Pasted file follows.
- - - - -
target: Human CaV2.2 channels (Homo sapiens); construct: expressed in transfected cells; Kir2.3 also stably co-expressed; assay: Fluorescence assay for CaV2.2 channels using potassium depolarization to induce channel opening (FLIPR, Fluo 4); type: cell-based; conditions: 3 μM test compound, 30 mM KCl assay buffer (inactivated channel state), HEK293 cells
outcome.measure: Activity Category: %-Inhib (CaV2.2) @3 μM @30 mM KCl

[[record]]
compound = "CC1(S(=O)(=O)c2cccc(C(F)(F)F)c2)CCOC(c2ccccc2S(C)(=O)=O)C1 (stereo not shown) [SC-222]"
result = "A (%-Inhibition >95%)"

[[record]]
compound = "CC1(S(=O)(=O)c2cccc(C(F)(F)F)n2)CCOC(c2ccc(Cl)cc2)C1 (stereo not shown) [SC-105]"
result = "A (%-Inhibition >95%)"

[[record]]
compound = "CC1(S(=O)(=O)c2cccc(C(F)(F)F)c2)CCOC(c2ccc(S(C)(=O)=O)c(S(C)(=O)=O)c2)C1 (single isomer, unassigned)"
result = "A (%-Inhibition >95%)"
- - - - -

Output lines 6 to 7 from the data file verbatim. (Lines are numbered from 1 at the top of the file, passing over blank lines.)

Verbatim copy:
[[record]]
compound = "CC1(S(=O)(=O)c2cccc(C(F)(F)F)n2)CCOC(c2ccc(Cl)cc2)C1 (stereo not shown) [SC-105]"